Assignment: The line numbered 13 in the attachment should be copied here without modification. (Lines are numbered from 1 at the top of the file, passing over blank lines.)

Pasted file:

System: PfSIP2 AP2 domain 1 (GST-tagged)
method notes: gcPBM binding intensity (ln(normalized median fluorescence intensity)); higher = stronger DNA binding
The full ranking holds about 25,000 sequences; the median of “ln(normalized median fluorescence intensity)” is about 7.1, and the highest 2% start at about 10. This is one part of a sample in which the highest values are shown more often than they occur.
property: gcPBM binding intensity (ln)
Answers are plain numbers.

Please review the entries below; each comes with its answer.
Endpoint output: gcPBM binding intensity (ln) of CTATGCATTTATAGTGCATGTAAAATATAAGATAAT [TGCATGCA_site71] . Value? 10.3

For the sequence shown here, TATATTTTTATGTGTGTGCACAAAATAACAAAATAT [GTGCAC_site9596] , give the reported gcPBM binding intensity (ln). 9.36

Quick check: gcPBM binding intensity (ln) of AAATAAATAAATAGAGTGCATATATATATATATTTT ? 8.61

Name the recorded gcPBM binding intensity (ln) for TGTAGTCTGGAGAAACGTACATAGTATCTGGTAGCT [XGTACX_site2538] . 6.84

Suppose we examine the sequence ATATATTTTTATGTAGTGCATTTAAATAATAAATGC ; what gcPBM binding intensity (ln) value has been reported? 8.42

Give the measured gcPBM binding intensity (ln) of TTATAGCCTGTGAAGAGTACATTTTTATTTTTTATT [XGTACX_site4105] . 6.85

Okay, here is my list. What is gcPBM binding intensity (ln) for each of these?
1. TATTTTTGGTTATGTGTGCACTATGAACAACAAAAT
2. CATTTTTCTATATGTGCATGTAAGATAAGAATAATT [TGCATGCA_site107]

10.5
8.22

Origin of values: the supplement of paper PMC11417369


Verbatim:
Okay, here is my list. What is gcPBM binding intensity (ln) for each of these?